The sprawling Najha cemetery outside Damascus, resting place for thousands of dead from Syria’s wars, is struggling to cope with a surge in victims from the country’s latest conflict – the largely unacknowledged battle with COVID-19. Official data put the national death toll from the pandemic at 209, but throughout the summer burial notices were posted on city walls and social media almost daily as professional groups mourned lost doctors, academics, lawyers and politicians.
Najha cemetery, the designated site for COVID-19 victims in the Syrian capital, usually handles around 40 burials a day.
That number more than tripled during most of July and there was a spike in August, and the numbers remain well above average, said Abdul Rahim Badir, who issues burial certificates at Najha.
While there are no independent figures for the number of new coronavirus cases and deaths in Syria, Badir’s account chimes with reports from some NGOs and aid workers who say the official data reflect a small fraction of the real toll.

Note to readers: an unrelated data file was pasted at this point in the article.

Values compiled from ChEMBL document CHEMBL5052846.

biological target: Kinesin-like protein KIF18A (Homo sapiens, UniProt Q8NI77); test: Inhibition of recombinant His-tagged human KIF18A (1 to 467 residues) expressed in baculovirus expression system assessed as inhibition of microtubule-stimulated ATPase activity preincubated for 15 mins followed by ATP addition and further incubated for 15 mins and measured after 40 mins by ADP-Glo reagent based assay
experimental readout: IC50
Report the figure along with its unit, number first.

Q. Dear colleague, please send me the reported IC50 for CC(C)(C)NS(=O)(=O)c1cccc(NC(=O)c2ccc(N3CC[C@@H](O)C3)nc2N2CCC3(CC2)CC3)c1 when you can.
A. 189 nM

Senior government health officials contacted by Reuters declined to comment on the discrepancies. The Syrian information ministry did not respond to an emailed request for comment.
In 30 years of work, Badir said he had never seen such a surge in burials. Some ceremonies have been held at night to avoid bodies piling up.
“We are already digging a mass grave that could bury thousands,” he said.
Syria’s health system, shattered by a nine-year war and lacking equipment to detect the virus, combined with millions of people made vulnerable by impoverishment and displacement, makes it highly susceptible to the pandemic.
Yet it has reported only a fraction of the cases registered by its neighbours, some of them suffering a spike in infections.
The World Health Organization, which did not challenge government statistics in the early months of the pandemic, said recently that Syria’s limited testing capabilities hid the scale of the crisis – particularly around the capital.